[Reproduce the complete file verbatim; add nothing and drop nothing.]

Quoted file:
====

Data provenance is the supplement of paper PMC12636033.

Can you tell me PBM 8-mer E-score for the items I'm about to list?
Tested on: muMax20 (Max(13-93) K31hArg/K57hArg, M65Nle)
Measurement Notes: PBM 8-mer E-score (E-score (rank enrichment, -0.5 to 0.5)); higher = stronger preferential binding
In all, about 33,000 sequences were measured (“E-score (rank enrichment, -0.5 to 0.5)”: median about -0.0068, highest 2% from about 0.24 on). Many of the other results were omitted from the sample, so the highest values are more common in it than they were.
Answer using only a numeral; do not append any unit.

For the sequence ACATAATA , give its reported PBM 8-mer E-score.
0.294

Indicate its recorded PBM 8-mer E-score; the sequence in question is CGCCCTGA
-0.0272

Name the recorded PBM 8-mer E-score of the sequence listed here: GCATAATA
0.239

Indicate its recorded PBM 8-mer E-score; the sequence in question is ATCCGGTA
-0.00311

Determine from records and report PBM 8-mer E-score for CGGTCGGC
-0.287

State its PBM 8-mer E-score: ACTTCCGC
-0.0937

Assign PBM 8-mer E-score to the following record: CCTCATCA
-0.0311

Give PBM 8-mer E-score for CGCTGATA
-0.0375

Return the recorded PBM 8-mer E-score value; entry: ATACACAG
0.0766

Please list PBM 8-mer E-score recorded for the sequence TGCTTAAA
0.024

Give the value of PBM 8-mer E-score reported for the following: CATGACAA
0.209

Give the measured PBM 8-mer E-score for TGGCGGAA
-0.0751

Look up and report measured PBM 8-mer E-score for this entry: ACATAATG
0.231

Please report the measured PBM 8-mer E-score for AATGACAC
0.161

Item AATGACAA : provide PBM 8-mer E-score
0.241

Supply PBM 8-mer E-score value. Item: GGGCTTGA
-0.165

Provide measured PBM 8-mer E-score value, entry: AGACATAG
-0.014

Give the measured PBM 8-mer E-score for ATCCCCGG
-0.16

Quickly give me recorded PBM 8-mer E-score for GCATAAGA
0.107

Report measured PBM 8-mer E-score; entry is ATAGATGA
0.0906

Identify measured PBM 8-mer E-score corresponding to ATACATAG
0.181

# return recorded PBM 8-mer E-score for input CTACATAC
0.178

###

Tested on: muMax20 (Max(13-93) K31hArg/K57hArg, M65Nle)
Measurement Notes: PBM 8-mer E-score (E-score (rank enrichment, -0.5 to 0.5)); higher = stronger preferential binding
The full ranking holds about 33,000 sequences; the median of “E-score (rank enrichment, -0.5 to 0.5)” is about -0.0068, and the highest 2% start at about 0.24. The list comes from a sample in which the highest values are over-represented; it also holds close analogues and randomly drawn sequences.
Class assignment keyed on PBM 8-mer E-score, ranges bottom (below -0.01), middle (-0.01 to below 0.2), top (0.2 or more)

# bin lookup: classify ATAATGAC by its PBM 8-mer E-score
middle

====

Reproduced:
Data provenance is the supplement of paper PMC12636033.

Can you tell me PBM 8-mer E-score for the items I'm about to list?
Tested on: muMax20 (Max(13-93) K31hArg/K57hArg, M65Nle)
Measurement Notes: PBM 8-mer E-score (E-score (rank enrichment, -0.5 to 0.5)); higher = stronger preferential binding
In all, about 33,000 sequences were measured (“E-score (rank enrichment, -0.5 to 0.5)”: median about -0.0068, highest 2% from about 0.24 on). Many of the other results were omitted from the sample, so the highest values are more common in it than they were.
Answer using only a numeral; do not append any unit.

For the sequence ACATAATA , give its reported PBM 8-mer E-score.
0.294

Indicate its recorded PBM 8-mer E-score; the sequence in question is CGCCCTGA
-0.0272

Name the recorded PBM 8-mer E-score of the sequence listed here: GCATAATA
0.239

Indicate its recorded PBM 8-mer E-score; the sequence in question is ATCCGGTA
-0.00311

Determine from records and report PBM 8-mer E-score for CGGTCGGC
-0.287

State its PBM 8-mer E-score: ACTTCCGC
-0.0937

Assign PBM 8-mer E-score to the following record: CCTCATCA
-0.0311

Give PBM 8-mer E-score for CGCTGATA
-0.0375

Return the recorded PBM 8-mer E-score value; entry: ATACACAG
0.0766

Please list PBM 8-mer E-score recorded for the sequence TGCTTAAA
0.024

Give the value of PBM 8-mer E-score reported for the following: CATGACAA
0.209

Give the measured PBM 8-mer E-score for TGGCGGAA
-0.0751

Look up and report measured PBM 8-mer E-score for this entry: ACATAATG
0.231

Please report the measured PBM 8-mer E-score for AATGACAC
0.161

Item AATGACAA : provide PBM 8-mer E-score
0.241

Supply PBM 8-mer E-score value. Item: GGGCTTGA
-0.165

Provide measured PBM 8-mer E-score value, entry: AGACATAG
-0.014

Give the measured PBM 8-mer E-score for ATCCCCGG
-0.16

Quickly give me recorded PBM 8-mer E-score for GCATAAGA
0.107

Report measured PBM 8-mer E-score; entry is ATAGATGA
0.0906

Identify measured PBM 8-mer E-score corresponding to ATACATAG
0.181

# return recorded PBM 8-mer E-score for input CTACATAC
0.178

###

Tested on: muMax20 (Max(13-93) K31hArg/K57hArg, M65Nle)
Measurement Notes: PBM 8-mer E-score (E-score (rank enrichment, -0.5 to 0.5)); higher = stronger preferential binding
The full ranking holds about 33,000 sequences; the median of “E-score (rank enrichment, -0.5 to 0.5)” is about -0.0068, and the highest 2% start at about 0.24. The list comes from a sample in which the highest values are over-represented; it also holds close analogues and randomly drawn sequences.
Class assignment keyed on PBM 8-mer E-score, ranges bottom (below -0.01), middle (-0.01 to below 0.2), top (0.2 or more)

# bin lookup: classify ATAATGAC by its PBM 8-mer E-score
middle